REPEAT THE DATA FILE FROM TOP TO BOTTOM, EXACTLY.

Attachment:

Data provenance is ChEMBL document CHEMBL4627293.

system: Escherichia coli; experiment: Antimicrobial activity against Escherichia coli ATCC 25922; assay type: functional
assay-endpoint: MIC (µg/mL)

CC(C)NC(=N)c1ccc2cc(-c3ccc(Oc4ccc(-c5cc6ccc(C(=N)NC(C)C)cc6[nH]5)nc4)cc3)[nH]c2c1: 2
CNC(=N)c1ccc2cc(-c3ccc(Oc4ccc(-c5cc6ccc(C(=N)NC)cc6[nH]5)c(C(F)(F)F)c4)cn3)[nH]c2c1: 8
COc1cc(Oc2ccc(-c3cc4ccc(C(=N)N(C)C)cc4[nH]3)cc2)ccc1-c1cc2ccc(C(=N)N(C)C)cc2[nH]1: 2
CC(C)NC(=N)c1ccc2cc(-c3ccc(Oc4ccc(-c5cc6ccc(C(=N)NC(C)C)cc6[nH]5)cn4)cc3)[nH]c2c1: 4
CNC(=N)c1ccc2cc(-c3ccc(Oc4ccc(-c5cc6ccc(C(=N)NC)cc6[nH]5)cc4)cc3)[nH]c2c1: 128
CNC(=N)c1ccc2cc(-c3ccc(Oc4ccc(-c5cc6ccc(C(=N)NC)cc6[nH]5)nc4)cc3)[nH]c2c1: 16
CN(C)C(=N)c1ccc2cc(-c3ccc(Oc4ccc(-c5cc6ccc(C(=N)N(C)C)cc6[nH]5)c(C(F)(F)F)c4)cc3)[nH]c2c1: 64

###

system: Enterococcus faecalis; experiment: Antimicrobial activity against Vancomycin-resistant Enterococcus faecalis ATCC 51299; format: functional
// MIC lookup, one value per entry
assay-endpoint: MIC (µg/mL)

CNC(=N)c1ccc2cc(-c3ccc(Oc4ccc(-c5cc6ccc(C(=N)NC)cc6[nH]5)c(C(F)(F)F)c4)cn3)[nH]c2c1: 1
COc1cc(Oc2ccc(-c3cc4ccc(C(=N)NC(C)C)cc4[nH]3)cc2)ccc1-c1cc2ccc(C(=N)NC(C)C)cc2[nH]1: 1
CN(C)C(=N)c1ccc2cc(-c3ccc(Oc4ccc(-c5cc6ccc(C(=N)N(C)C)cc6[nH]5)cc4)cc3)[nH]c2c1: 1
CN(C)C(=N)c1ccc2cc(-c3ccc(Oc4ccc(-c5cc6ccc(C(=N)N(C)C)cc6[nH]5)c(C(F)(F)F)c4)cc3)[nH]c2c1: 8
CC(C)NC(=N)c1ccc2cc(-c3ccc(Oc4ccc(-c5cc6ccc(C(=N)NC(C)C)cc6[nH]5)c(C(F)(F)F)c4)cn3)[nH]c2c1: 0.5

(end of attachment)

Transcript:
Data provenance is ChEMBL document CHEMBL4627293.

system: Escherichia coli; experiment: Antimicrobial activity against Escherichia coli ATCC 25922; assay type: functional
assay-endpoint: MIC (µg/mL)

CC(C)NC(=N)c1ccc2cc(-c3ccc(Oc4ccc(-c5cc6ccc(C(=N)NC(C)C)cc6[nH]5)nc4)cc3)[nH]c2c1: 2
CNC(=N)c1ccc2cc(-c3ccc(Oc4ccc(-c5cc6ccc(C(=N)NC)cc6[nH]5)c(C(F)(F)F)c4)cn3)[nH]c2c1: 8
COc1cc(Oc2ccc(-c3cc4ccc(C(=N)N(C)C)cc4[nH]3)cc2)ccc1-c1cc2ccc(C(=N)N(C)C)cc2[nH]1: 2
CC(C)NC(=N)c1ccc2cc(-c3ccc(Oc4ccc(-c5cc6ccc(C(=N)NC(C)C)cc6[nH]5)cn4)cc3)[nH]c2c1: 4
CNC(=N)c1ccc2cc(-c3ccc(Oc4ccc(-c5cc6ccc(C(=N)NC)cc6[nH]5)cc4)cc3)[nH]c2c1: 128
CNC(=N)c1ccc2cc(-c3ccc(Oc4ccc(-c5cc6ccc(C(=N)NC)cc6[nH]5)nc4)cc3)[nH]c2c1: 16
CN(C)C(=N)c1ccc2cc(-c3ccc(Oc4ccc(-c5cc6ccc(C(=N)N(C)C)cc6[nH]5)c(C(F)(F)F)c4)cc3)[nH]c2c1: 64

###

system: Enterococcus faecalis; experiment: Antimicrobial activity against Vancomycin-resistant Enterococcus faecalis ATCC 51299; format: functional
// MIC lookup, one value per entry
assay-endpoint: MIC (µg/mL)

CNC(=N)c1ccc2cc(-c3ccc(Oc4ccc(-c5cc6ccc(C(=N)NC)cc6[nH]5)c(C(F)(F)F)c4)cn3)[nH]c2c1: 1
COc1cc(Oc2ccc(-c3cc4ccc(C(=N)NC(C)C)cc4[nH]3)cc2)ccc1-c1cc2ccc(C(=N)NC(C)C)cc2[nH]1: 1
CN(C)C(=N)c1ccc2cc(-c3ccc(Oc4ccc(-c5cc6ccc(C(=N)N(C)C)cc6[nH]5)cc4)cc3)[nH]c2c1: 1
CN(C)C(=N)c1ccc2cc(-c3ccc(Oc4ccc(-c5cc6ccc(C(=N)N(C)C)cc6[nH]5)c(C(F)(F)F)c4)cc3)[nH]c2c1: 8
CC(C)NC(=N)c1ccc2cc(-c3ccc(Oc4ccc(-c5cc6ccc(C(=N)NC(C)C)cc6[nH]5)c(C(F)(F)F)c4)cn3)[nH]c2c1: 0.5